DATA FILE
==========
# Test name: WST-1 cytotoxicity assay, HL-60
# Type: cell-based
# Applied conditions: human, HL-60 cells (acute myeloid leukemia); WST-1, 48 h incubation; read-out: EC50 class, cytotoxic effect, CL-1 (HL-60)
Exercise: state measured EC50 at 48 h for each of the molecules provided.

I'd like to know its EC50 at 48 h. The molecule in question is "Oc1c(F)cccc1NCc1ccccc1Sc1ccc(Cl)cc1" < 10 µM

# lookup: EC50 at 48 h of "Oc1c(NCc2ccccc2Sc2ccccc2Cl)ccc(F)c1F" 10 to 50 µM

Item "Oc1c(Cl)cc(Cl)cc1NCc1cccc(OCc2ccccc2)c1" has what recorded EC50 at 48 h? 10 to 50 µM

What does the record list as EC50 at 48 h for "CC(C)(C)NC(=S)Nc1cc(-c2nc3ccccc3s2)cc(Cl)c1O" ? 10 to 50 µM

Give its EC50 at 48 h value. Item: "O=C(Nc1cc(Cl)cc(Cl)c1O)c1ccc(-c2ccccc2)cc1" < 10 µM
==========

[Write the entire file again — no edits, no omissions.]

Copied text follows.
# Test name: WST-1 cytotoxicity assay, HL-60
# Type: cell-based
# Applied conditions: human, HL-60 cells (acute myeloid leukemia); WST-1, 48 h incubation; read-out: EC50 class, cytotoxic effect, CL-1 (HL-60)
Exercise: state measured EC50 at 48 h for each of the molecules provided.

I'd like to know its EC50 at 48 h. The molecule in question is "Oc1c(F)cccc1NCc1ccccc1Sc1ccc(Cl)cc1" < 10 µM

# lookup: EC50 at 48 h of "Oc1c(NCc2ccccc2Sc2ccccc2Cl)ccc(F)c1F" 10 to 50 µM

Item "Oc1c(Cl)cc(Cl)cc1NCc1cccc(OCc2ccccc2)c1" has what recorded EC50 at 48 h? 10 to 50 µM

What does the record list as EC50 at 48 h for "CC(C)(C)NC(=S)Nc1cc(-c2nc3ccccc3s2)cc(Cl)c1O" ? 10 to 50 µM

Give its EC50 at 48 h value. Item: "O=C(Nc1cc(Cl)cc(Cl)c1O)c1ccc(-c2ccccc2)cc1" < 10 µM